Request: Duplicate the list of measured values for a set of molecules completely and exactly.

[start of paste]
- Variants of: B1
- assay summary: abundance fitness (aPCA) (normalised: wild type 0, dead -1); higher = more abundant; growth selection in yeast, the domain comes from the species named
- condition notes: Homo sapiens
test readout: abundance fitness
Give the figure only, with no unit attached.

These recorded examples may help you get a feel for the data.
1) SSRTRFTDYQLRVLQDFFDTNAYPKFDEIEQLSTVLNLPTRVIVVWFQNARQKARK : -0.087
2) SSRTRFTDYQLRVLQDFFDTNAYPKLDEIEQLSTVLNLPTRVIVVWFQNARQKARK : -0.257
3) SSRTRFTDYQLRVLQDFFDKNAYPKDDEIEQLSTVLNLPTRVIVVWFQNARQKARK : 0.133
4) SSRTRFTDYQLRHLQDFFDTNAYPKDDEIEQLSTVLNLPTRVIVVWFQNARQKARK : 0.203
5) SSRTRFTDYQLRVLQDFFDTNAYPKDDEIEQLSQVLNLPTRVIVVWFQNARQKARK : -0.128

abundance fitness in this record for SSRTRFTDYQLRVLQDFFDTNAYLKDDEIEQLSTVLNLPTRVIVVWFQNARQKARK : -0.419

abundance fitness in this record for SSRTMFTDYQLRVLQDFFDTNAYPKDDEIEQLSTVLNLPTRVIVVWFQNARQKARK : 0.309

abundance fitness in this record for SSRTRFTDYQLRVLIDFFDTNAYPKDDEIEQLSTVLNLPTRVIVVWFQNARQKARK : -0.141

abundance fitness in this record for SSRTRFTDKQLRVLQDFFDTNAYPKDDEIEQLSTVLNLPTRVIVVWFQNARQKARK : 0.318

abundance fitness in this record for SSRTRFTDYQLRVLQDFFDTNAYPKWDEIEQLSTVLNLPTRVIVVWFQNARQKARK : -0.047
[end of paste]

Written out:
- Variants of: B1
- assay summary: abundance fitness (aPCA) (normalised: wild type 0, dead -1); higher = more abundant; growth selection in yeast, the domain comes from the species named
- condition notes: Homo sapiens
test readout: abundance fitness
Give the figure only, with no unit attached.

These recorded examples may help you get a feel for the data.
1) SSRTRFTDYQLRVLQDFFDTNAYPKFDEIEQLSTVLNLPTRVIVVWFQNARQKARK : -0.087
2) SSRTRFTDYQLRVLQDFFDTNAYPKLDEIEQLSTVLNLPTRVIVVWFQNARQKARK : -0.257
3) SSRTRFTDYQLRVLQDFFDKNAYPKDDEIEQLSTVLNLPTRVIVVWFQNARQKARK : 0.133
4) SSRTRFTDYQLRHLQDFFDTNAYPKDDEIEQLSTVLNLPTRVIVVWFQNARQKARK : 0.203
5) SSRTRFTDYQLRVLQDFFDTNAYPKDDEIEQLSQVLNLPTRVIVVWFQNARQKARK : -0.128

abundance fitness in this record for SSRTRFTDYQLRVLQDFFDTNAYLKDDEIEQLSTVLNLPTRVIVVWFQNARQKARK : -0.419

abundance fitness in this record for SSRTMFTDYQLRVLQDFFDTNAYPKDDEIEQLSTVLNLPTRVIVVWFQNARQKARK : 0.309

abundance fitness in this record for SSRTRFTDYQLRVLIDFFDTNAYPKDDEIEQLSTVLNLPTRVIVVWFQNARQKARK : -0.141

abundance fitness in this record for SSRTRFTDKQLRVLQDFFDTNAYPKDDEIEQLSTVLNLPTRVIVVWFQNARQKARK : 0.318

abundance fitness in this record for SSRTRFTDYQLRVLQDFFDTNAYPKWDEIEQLSTVLNLPTRVIVVWFQNARQKARK : -0.047